6. Then it is all about body language. You should sit straight and with a bit of body tension. Not too much though as you don’t want to seem rigid or trying too hard. To achieve this and still look natural, you best sit on the edge of the seat. Feet placed on the floor and hands placed on your thighs. This way you will not wave or move too much with your hands, which might distract the other person on the call. Interesting fun fact: The content makes up only around 7%, the rest is pure performance and body language.
7. Make sure you wear appropriate clothing – to the nature of the call - and if possible also comfy. People will immediately see if you do not feel comfortable in your clothes and then it is hard to be convincing. Your clothes are also an indication on how professional you are. Answering a call wearing sweatpants and being shirtless will immediately ruin everything. Although it also depends a bit on who you are talking to, what clothes are appropriate or required.
8. Look at the camera while talking, even more so than in a face to face conversation. A good ratio here is 80/20, meaning you should look at the camera 80% of the time and only 20% somewhere else.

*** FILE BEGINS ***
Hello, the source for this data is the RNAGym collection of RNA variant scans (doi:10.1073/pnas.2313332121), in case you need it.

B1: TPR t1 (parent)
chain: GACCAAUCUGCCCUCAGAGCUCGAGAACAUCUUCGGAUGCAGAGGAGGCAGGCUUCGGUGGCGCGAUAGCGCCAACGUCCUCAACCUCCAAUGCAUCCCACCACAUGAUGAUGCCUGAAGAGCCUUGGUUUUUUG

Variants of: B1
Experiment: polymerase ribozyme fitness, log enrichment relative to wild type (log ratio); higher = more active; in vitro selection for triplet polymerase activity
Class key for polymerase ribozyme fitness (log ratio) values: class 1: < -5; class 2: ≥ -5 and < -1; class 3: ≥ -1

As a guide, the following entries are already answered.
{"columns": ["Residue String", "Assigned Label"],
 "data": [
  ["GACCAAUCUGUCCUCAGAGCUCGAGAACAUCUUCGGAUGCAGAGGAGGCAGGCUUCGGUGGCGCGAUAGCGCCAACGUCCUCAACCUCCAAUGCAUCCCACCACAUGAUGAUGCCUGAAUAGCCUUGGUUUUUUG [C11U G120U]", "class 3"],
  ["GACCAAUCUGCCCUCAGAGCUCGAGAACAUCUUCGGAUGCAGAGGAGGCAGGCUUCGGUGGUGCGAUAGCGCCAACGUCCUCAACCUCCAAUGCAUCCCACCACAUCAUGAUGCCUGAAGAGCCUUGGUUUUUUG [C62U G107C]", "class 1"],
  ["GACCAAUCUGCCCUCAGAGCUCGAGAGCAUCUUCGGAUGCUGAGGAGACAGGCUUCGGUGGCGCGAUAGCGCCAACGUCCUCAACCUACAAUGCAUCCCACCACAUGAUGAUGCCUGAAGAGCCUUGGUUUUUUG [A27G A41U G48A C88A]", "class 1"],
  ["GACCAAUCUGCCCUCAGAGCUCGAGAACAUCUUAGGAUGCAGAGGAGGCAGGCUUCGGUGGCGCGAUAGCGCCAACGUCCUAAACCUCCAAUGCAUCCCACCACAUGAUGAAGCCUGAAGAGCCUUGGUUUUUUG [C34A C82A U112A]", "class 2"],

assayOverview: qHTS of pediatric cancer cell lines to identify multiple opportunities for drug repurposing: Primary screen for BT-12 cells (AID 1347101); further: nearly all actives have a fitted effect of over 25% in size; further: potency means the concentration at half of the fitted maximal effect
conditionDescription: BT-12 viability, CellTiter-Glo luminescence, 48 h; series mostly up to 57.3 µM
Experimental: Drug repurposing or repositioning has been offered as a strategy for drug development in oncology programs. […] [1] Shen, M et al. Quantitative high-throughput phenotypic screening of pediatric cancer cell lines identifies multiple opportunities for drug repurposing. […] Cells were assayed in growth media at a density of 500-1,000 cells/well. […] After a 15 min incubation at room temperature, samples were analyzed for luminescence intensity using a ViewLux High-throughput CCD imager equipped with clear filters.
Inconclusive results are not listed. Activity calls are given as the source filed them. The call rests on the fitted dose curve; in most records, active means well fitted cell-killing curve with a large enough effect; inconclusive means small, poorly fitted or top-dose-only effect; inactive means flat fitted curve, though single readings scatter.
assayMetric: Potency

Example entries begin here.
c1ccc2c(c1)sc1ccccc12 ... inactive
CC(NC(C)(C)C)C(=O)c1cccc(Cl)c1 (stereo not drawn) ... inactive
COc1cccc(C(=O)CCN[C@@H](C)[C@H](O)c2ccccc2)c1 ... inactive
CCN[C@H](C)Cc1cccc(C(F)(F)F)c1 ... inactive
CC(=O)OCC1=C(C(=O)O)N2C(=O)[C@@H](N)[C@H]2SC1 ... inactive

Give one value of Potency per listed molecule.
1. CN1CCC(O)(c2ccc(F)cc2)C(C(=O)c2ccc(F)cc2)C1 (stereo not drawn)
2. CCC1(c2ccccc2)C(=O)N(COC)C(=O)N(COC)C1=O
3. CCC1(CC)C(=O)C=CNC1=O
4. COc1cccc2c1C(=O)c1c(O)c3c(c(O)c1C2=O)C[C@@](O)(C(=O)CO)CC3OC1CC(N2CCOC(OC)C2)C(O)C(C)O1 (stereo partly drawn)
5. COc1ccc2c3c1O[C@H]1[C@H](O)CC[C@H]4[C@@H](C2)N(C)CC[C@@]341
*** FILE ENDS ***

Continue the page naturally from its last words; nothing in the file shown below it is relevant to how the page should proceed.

9. Don’t forget that you are sitting in front of a camera and it’s much more difficult to transport your message than in a face to face conversation. This means that the camera needs 20% more energy from your side. It might help to watch some YouTube videos and copy the ways influential YouTubers talk in front of the camera.
10. Your voice conveys a lot, even more than usual during online calls. In general, a deep voice is received as more professional than a high one. There are some tricks to warm up your voice beforehand and to make it a bit deeper and warmer. One of these tips is to loudly “Mmmmhmmm” for several times. This will loosen up your throat and vocal chords, making your voice deeper and will help you to speak with more conviction.